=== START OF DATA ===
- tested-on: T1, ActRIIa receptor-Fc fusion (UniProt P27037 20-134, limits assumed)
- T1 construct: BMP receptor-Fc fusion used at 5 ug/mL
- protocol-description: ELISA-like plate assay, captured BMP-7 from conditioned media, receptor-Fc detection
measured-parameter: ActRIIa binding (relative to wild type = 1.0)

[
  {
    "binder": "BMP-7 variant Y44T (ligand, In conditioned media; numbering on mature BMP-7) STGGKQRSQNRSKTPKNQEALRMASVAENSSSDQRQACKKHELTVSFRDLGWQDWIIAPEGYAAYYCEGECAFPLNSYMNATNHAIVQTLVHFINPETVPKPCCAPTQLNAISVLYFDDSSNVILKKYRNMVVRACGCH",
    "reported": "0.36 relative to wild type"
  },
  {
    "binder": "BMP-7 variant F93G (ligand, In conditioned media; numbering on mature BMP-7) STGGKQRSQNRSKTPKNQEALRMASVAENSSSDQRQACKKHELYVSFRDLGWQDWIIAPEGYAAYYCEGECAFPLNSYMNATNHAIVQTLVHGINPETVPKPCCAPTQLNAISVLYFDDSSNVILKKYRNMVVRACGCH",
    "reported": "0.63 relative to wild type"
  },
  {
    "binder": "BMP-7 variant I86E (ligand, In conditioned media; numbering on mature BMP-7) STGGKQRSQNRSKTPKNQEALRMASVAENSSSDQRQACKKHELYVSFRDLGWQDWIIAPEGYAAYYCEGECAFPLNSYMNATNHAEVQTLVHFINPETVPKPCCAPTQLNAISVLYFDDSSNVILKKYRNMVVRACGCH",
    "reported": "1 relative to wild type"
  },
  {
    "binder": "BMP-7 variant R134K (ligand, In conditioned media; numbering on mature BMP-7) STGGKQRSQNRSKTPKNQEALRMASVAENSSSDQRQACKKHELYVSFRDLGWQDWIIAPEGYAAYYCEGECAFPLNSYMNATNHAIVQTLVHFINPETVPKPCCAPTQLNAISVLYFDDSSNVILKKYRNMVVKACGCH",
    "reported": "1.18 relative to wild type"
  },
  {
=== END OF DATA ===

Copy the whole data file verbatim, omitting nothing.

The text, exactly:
- tested-on: T1, ActRIIa receptor-Fc fusion (UniProt P27037 20-134, limits assumed)
- T1 construct: BMP receptor-Fc fusion used at 5 ug/mL
- protocol-description: ELISA-like plate assay, captured BMP-7 from conditioned media, receptor-Fc detection
measured-parameter: ActRIIa binding (relative to wild type = 1.0)

[
  {
    "binder": "BMP-7 variant Y44T (ligand, In conditioned media; numbering on mature BMP-7) STGGKQRSQNRSKTPKNQEALRMASVAENSSSDQRQACKKHELTVSFRDLGWQDWIIAPEGYAAYYCEGECAFPLNSYMNATNHAIVQTLVHFINPETVPKPCCAPTQLNAISVLYFDDSSNVILKKYRNMVVRACGCH",
    "reported": "0.36 relative to wild type"
  },
  {
    "binder": "BMP-7 variant F93G (ligand, In conditioned media; numbering on mature BMP-7) STGGKQRSQNRSKTPKNQEALRMASVAENSSSDQRQACKKHELYVSFRDLGWQDWIIAPEGYAAYYCEGECAFPLNSYMNATNHAIVQTLVHGINPETVPKPCCAPTQLNAISVLYFDDSSNVILKKYRNMVVRACGCH",
    "reported": "0.63 relative to wild type"
  },
  {
    "binder": "BMP-7 variant I86E (ligand, In conditioned media; numbering on mature BMP-7) STGGKQRSQNRSKTPKNQEALRMASVAENSSSDQRQACKKHELYVSFRDLGWQDWIIAPEGYAAYYCEGECAFPLNSYMNATNHAEVQTLVHFINPETVPKPCCAPTQLNAISVLYFDDSSNVILKKYRNMVVRACGCH",
    "reported": "1 relative to wild type"
  },
  {
    "binder": "BMP-7 variant R134K (ligand, In conditioned media; numbering on mature BMP-7) STGGKQRSQNRSKTPKNQEALRMASVAENSSSDQRQACKKHELYVSFRDLGWQDWIIAPEGYAAYYCEGECAFPLNSYMNATNHAIVQTLVHFINPETVPKPCCAPTQLNAISVLYFDDSSNVILKKYRNMVVKACGCH",
    "reported": "1.18 relative to wild type"
  },
  {